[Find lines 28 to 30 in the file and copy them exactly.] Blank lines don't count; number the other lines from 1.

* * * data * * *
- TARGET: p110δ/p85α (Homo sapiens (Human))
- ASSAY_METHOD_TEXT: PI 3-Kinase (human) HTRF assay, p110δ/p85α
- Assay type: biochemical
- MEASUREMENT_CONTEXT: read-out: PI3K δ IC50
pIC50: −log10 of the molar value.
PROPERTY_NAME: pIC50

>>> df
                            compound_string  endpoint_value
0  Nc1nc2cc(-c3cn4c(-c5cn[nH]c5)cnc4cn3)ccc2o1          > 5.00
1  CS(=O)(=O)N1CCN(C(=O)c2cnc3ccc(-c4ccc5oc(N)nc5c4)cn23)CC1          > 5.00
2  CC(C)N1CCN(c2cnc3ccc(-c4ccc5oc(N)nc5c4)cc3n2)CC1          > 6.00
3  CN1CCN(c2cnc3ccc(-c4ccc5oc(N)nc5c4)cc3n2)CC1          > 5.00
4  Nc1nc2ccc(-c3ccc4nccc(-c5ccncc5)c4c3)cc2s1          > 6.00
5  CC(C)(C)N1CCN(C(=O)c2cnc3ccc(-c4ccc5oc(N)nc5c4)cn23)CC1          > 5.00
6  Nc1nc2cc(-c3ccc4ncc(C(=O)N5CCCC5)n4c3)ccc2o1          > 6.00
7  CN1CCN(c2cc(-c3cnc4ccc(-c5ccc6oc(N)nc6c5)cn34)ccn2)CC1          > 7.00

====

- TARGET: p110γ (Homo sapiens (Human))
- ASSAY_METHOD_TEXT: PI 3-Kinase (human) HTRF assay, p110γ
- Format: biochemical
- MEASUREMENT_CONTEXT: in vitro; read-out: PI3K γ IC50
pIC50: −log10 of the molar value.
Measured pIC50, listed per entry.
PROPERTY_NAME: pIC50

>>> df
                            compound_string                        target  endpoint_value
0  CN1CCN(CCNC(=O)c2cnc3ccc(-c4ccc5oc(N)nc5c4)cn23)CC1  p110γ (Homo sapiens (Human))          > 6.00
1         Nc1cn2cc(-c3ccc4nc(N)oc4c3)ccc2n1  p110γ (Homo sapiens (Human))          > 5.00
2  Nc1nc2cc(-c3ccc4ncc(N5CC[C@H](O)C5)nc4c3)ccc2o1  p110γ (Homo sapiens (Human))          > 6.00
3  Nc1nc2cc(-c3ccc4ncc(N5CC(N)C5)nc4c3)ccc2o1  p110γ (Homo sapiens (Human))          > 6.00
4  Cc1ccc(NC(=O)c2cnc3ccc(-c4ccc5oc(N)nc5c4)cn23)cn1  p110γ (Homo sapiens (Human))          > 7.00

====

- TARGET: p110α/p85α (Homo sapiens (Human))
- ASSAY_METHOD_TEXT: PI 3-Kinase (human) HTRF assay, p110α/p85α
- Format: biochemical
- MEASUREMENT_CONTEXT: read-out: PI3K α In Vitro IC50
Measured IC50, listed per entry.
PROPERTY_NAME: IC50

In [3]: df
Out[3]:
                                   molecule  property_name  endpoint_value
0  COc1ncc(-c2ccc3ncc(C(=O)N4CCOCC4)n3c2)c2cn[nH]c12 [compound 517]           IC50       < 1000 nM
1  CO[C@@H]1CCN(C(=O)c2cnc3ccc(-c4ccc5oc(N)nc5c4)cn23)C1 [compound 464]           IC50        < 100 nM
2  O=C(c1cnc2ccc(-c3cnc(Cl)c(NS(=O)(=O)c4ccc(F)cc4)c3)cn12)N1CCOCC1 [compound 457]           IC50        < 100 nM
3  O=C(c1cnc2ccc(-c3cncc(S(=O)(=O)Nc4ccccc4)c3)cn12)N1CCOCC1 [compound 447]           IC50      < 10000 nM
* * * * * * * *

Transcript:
1         Nc1cn2cc(-c3ccc4nc(N)oc4c3)ccc2n1  p110γ (Homo sapiens (Human))          > 5.00
2  Nc1nc2cc(-c3ccc4ncc(N5CC[C@H](O)C5)nc4c3)ccc2o1  p110γ (Homo sapiens (Human))          > 6.00
3  Nc1nc2cc(-c3ccc4ncc(N5CC(N)C5)nc4c3)ccc2o1  p110γ (Homo sapiens (Human))          > 6.00